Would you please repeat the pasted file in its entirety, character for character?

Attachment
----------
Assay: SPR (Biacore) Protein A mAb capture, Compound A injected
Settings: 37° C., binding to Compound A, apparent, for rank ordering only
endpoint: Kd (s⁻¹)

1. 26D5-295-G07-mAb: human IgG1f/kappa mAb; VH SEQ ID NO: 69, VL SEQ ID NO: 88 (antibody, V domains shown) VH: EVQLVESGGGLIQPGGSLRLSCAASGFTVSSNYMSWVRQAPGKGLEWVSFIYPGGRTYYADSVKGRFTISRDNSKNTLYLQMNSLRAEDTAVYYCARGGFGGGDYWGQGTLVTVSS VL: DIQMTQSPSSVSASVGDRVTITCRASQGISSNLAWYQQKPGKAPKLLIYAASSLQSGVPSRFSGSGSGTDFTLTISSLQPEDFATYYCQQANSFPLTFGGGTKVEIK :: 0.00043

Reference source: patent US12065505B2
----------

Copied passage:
Assay: SPR (Biacore) Protein A mAb capture, Compound A injected
Settings: 37° C., binding to Compound A, apparent, for rank ordering only
endpoint: Kd (s⁻¹)

1. 26D5-295-G07-mAb: human IgG1f/kappa mAb; VH SEQ ID NO: 69, VL SEQ ID NO: 88 (antibody, V domains shown) VH: EVQLVESGGGLIQPGGSLRLSCAASGFTVSSNYMSWVRQAPGKGLEWVSFIYPGGRTYYADSVKGRFTISRDNSKNTLYLQMNSLRAEDTAVYYCARGGFGGGDYWGQGTLVTVSS VL: DIQMTQSPSSVSASVGDRVTITCRASQGISSNLAWYQQKPGKAPKLLIYAASSLQSGVPSRFSGSGSGTDFTLTISSLQPEDFATYYCQQANSFPLTFGGGTKVEIK :: 0.00043

Reference source: patent US12065505B2